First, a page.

The hypothalamus coordinates various physiological processes, including food intake and energy expenditure, that are essential for energy homeostasis. Alterations in hypothalamic pathways disrupt energy balance, resulting in extreme body weight alterations. A lack of access to human hypothalamic neurons has hampered in depth evaluation of the neuro-molecular mechanisms that lead to metabolic phenotypes, such as obesity. Liheng Wang and colleagues at Columbia University developed a protocol for efficient generation of human hypothalamic-like neurons from embryonic stem cells (ESC) and induced pluripotent stem cells (iPSC) obtained from both healthy individuals and patients with monogenic forms of obesity. Human ESCs were successfully converted into NKX2.1+ hypothalamic progenitors through early activation of sonic hedgehog signaling plus dual inhibition of SMADs, followed by inhibition of NOTCH signaling. RNA-seq analysis confirmed that the differentiated cells express a hypothalamic transcriptional profile. Importantly, biochemical analysis revealed that these hypothalamic-like neurons were able to sense and respond to the metabolic hormones such as insulin and leptin. The results of this study provide a resource for further evaluation of hypothalamic-pathways in the control of human body weight. The accompanying image shows hypothalamic neurons that were differentiated from human pluripotent stem cells. These cells express neuropeptides that are relevant for body weight homeostasis, including POMC (red) and NPY (green). Nuclei are stained blue with hoechst.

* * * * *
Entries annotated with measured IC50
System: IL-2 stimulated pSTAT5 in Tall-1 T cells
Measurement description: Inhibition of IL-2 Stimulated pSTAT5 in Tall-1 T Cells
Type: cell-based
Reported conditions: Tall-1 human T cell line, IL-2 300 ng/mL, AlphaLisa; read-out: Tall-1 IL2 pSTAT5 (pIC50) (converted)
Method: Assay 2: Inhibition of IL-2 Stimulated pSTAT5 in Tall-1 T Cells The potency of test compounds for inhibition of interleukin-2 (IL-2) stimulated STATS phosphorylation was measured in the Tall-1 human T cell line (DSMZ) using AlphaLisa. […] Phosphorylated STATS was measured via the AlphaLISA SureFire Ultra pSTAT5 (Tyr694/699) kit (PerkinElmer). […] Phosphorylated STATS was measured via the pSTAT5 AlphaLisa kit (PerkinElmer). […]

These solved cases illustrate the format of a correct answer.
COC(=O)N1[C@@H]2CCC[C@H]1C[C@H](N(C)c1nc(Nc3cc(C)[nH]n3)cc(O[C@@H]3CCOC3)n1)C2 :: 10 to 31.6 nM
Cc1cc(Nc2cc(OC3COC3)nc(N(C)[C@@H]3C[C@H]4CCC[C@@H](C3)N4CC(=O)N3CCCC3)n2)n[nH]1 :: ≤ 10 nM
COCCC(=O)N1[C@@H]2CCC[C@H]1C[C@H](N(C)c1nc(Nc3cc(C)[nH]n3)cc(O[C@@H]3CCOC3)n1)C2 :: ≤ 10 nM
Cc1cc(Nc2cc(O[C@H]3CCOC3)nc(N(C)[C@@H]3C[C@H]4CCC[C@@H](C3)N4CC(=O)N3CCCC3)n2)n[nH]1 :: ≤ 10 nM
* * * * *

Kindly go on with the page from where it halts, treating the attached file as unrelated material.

The hypothalamus is the central regulator of systemic energy homeostasis, and its dysfunction can result in extreme body weight alterations. Insights into the complex cellular physiology of this region are critical to the understanding of obesity pathogenesis; however, human hypothalamic cells are largely inaccessible for direct study. Here, we developed a protocol for efficient generation of hypothalamic neurons from human embryonic stem cells (ESCs) and induced pluripotent stem cells (iPSCs) obtained from patients with monogenetic forms of obesity. Combined early activation of sonic hedgehog signaling followed by timed NOTCH inhibition in human ESCs/iPSCs resulted in efficient conversion into hypothalamic NKX2.1+ precursors. Application of a NOTCH inhibitor and brain-derived neurotrophic factor (BDNF) further directed the cells into arcuate nucleus hypothalamic-like neurons that express hypothalamic neuron markers proopiomelanocortin (POMC), neuropeptide Y (NPY), agouti-related peptide (AGRP), somatostatin, and dopamine. These hypothalamic-like neurons accounted for over 90% of differentiated cells and exhibited transcriptional profiles defined by a hypothalamic-specific gene expression signature that lacked pituitary markers. Importantly, these cells displayed hypothalamic neuron characteristics, including production and secretion of neuropeptides and increased p-AKT and p-STAT3 in response to insulin and leptin. Our results suggest that these hypothalamic-like neurons have potential for further investigation of the neurophysiology of body weight regulation and evaluation of therapeutic targets for obesity.
Liheng Wang, Kana Meece, Damian J. Williams, Kinyui Alice Lo, Matthew Zimmer, Garrett Heinrich, Jayne Martin Carli, Charles A. Leduc, Lei Sun, Lori M. Zeltser, Matthew Freeby, Robin Goland, Stephen H. Tsang, Sharon L. Wardlaw, Dieter Egli, Rudolph L. Leibel